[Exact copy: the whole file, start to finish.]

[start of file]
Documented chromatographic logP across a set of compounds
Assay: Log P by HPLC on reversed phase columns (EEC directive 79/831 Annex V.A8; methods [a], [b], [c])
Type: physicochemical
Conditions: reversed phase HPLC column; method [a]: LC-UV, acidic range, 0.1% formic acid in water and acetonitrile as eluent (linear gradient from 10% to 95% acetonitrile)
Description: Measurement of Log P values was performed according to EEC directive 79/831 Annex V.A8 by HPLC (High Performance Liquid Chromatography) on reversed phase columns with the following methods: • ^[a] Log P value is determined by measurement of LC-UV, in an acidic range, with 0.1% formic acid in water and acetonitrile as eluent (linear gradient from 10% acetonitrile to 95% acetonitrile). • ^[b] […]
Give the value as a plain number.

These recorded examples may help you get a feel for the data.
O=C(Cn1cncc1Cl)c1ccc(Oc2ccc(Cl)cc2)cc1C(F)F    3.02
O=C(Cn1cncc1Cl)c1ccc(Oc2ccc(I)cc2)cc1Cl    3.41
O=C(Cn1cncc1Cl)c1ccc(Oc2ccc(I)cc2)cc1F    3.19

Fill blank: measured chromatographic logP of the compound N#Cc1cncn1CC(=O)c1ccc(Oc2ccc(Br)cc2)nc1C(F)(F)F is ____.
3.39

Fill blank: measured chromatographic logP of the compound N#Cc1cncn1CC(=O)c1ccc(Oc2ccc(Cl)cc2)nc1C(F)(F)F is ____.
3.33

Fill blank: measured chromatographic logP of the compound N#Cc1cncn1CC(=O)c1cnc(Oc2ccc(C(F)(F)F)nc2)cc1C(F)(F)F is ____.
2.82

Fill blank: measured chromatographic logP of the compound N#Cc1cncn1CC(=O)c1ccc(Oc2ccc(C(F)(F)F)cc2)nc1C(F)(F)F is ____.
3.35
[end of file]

Documented chromatographic logP across a set of compounds
Assay: Log P by HPLC on reversed phase columns (EEC directive 79/831 Annex V.A8; methods [a], [b], [c])
Type: physicochemical
Conditions: reversed phase HPLC column; method [a]: LC-UV, acidic range, 0.1% formic acid in water and acetonitrile as eluent (linear gradient from 10% to 95% acetonitrile)
Description: Measurement of Log P values was performed according to EEC directive 79/831 Annex V.A8 by HPLC (High Performance Liquid Chromatography) on reversed phase columns with the following methods: • ^[a] Log P value is determined by measurement of LC-UV, in an acidic range, with 0.1% formic acid in water and acetonitrile as eluent (linear gradient from 10% acetonitrile to 95% acetonitrile). • ^[b] […]
Give the value as a plain number.

These recorded examples may help you get a feel for the data.
O=C(Cn1cncc1Cl)c1ccc(Oc2ccc(Cl)cc2)cc1C(F)F    3.02
O=C(Cn1cncc1Cl)c1ccc(Oc2ccc(I)cc2)cc1Cl    3.41
O=C(Cn1cncc1Cl)c1ccc(Oc2ccc(I)cc2)cc1F    3.19

Fill blank: measured chromatographic logP of the compound N#Cc1cncn1CC(=O)c1ccc(Oc2ccc(Br)cc2)nc1C(F)(F)F is ____.
3.39

Fill blank: measured chromatographic logP of the compound N#Cc1cncn1CC(=O)c1ccc(Oc2ccc(Cl)cc2)nc1C(F)(F)F is ____.
3.33

Fill blank: measured chromatographic logP of the compound N#Cc1cncn1CC(=O)c1cnc(Oc2ccc(C(F)(F)F)nc2)cc1C(F)(F)F is ____.
2.82

Fill blank: measured chromatographic logP of the compound N#Cc1cncn1CC(=O)c1ccc(Oc2ccc(C(F)(F)F)cc2)nc1C(F)(F)F is ____.
3.35